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Image credit: AgFunder

AgFunder raises $21m for New Carnivore alt-protein fund from ADM, Alexandria & others

August 26, 2021

Disclosure: AgFunder is AFN’s parent company.

Agrifoodtech VC AgFunder has announced the final close of New Carnivore, its alternative protein fund, on $21 million.

The fund was oversubscribed, surpassing its hard cap.

ADM Ventures, the VC arm of the global food and commodities company Archer-Daniels-Midland, invested in the fund. Alexandria Venture Investments, a unit of $30 billion real estate investment trust Alexandria Real Estate Equities, also participated.

New Carnivore has made seven investments to date, co-investing with leading VCs such as Andreessen Horowitz, Breakthrough Energy Ventures, DCVC, and Footprint Coalition, as well as celebrities like Natalie Portman, John Legend, and Jay-Z. The fund is targeting 20 investments overall.

The current portfolio includes:

“ADM is focused on developing innovative new alternative protein ingredients and solutions that center around nutrition, sustainability, and health and wellness to help address the pressing challenge of feeding the world’s growing population,” said Ian Pinner, ADM’s chief strategy and innovation officer.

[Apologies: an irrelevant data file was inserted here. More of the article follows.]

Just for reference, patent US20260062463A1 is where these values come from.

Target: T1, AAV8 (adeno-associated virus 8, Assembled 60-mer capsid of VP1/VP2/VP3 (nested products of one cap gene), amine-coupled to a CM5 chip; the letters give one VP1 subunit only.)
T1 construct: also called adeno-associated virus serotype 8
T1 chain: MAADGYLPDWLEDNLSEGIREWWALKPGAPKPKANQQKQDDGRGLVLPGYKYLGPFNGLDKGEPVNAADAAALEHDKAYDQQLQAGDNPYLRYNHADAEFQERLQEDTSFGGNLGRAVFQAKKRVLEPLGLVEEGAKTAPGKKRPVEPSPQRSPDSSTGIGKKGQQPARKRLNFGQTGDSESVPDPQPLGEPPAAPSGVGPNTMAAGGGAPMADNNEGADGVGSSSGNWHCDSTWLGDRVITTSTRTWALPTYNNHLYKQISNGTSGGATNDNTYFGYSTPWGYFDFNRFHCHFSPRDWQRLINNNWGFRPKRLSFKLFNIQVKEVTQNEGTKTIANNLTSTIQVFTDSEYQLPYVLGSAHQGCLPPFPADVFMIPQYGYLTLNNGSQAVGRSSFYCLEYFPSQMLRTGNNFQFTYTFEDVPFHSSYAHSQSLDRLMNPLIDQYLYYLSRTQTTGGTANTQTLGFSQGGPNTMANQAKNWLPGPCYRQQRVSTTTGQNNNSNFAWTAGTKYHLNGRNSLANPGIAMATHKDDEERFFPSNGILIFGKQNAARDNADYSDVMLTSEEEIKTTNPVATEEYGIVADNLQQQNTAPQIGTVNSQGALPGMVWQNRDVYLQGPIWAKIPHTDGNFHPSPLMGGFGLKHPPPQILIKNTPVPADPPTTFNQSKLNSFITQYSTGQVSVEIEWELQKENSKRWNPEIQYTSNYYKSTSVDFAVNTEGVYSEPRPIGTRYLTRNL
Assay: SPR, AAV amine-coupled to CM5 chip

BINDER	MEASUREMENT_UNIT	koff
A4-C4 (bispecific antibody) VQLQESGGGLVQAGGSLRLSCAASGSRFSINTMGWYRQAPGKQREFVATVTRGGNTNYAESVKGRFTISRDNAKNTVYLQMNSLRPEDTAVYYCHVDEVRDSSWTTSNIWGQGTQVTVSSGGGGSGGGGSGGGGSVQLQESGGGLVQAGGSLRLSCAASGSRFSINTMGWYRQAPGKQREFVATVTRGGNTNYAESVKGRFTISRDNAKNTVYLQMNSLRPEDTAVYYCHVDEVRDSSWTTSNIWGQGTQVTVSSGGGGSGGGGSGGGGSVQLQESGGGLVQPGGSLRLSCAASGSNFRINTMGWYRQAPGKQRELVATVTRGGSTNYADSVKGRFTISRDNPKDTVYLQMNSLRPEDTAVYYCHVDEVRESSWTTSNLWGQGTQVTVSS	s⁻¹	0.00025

“Investing in this particular fund allows us to collaborate with new players in the industry and leverage our deep expertise in fermentation to accelerate the commercialization of new technologies and solutions that can become game-changers in this important market.”

AgFunder’s thesis for New Carnivore rests on the fact that humans have consistently replaced animals with technology throughout history: cars replaced horses, tractors replaced oxen, petroleum replaced whales, and so on.

“Food is next,” said Rob Leclerc, founding partner at AgFunder.

“Globally, entrepreneurs are reinventing how we make products we’ve traditionally derived from animals. Applying the latest technologies from biotech, tissue engineering, artificial intelligence, and food science, entrepreneurs are creating new animal-free products that are cheaper, healthier, tastier, and more sustainable.”

“Even if they’re moderately successful, they’ll have an opportunity to capture a meaningful portion of the $1.5 trillion animal protein market. Opportunities don’t come much bigger than that,” he added.

The environmental case is also clear.

Animal agriculture accounts for 14.5% of global greenhouse gas emissions, occupies 80% of the world’s agricultural land, and eats one-third of the world’s grain. But it provides only 18% of our calories.

Nevertheless, demand for protein is rising all over the world, and current animal agriculture systems cannot support that growth without wreaking further havoc on the planet. With increasingly conscious consumers, the creation of social media-enhanced food tribes, the emergence of new technologies, and the rise of mission-driven entrepreneurs, the time for ground-breaking innovation in this category is now.

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